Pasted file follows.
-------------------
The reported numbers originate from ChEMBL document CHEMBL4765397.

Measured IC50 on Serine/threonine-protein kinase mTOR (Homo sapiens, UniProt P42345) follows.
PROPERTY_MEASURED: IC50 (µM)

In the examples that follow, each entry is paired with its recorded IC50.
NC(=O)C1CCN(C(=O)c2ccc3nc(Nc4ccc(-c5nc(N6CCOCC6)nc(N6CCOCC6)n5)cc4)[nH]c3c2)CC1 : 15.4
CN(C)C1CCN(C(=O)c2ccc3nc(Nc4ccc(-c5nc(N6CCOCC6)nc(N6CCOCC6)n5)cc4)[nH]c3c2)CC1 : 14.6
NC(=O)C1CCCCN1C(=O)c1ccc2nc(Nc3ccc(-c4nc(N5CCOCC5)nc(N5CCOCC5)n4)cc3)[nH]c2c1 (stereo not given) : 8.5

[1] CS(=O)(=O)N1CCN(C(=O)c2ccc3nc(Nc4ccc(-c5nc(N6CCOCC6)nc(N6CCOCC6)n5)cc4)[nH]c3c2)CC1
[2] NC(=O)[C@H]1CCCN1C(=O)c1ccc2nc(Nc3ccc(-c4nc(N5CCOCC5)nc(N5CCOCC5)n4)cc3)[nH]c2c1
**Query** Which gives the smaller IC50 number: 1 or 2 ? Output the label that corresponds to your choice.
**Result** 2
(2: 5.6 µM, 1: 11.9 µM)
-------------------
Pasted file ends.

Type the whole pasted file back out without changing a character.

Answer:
The reported numbers originate from ChEMBL document CHEMBL4765397.

Measured IC50 on Serine/threonine-protein kinase mTOR (Homo sapiens, UniProt P42345) follows.
PROPERTY_MEASURED: IC50 (µM)

In the examples that follow, each entry is paired with its recorded IC50.
NC(=O)C1CCN(C(=O)c2ccc3nc(Nc4ccc(-c5nc(N6CCOCC6)nc(N6CCOCC6)n5)cc4)[nH]c3c2)CC1 : 15.4
CN(C)C1CCN(C(=O)c2ccc3nc(Nc4ccc(-c5nc(N6CCOCC6)nc(N6CCOCC6)n5)cc4)[nH]c3c2)CC1 : 14.6
NC(=O)C1CCCCN1C(=O)c1ccc2nc(Nc3ccc(-c4nc(N5CCOCC5)nc(N5CCOCC5)n4)cc3)[nH]c2c1 (stereo not given) : 8.5

[1] CS(=O)(=O)N1CCN(C(=O)c2ccc3nc(Nc4ccc(-c5nc(N6CCOCC6)nc(N6CCOCC6)n5)cc4)[nH]c3c2)CC1
[2] NC(=O)[C@H]1CCCN1C(=O)c1ccc2nc(Nc3ccc(-c4nc(N5CCOCC5)nc(N5CCOCC5)n4)cc3)[nH]c2c1
**Query** Which gives the smaller IC50 number: 1 or 2 ? Output the label that corresponds to your choice.
**Result** 2
(2: 5.6 µM, 1: 11.9 µM)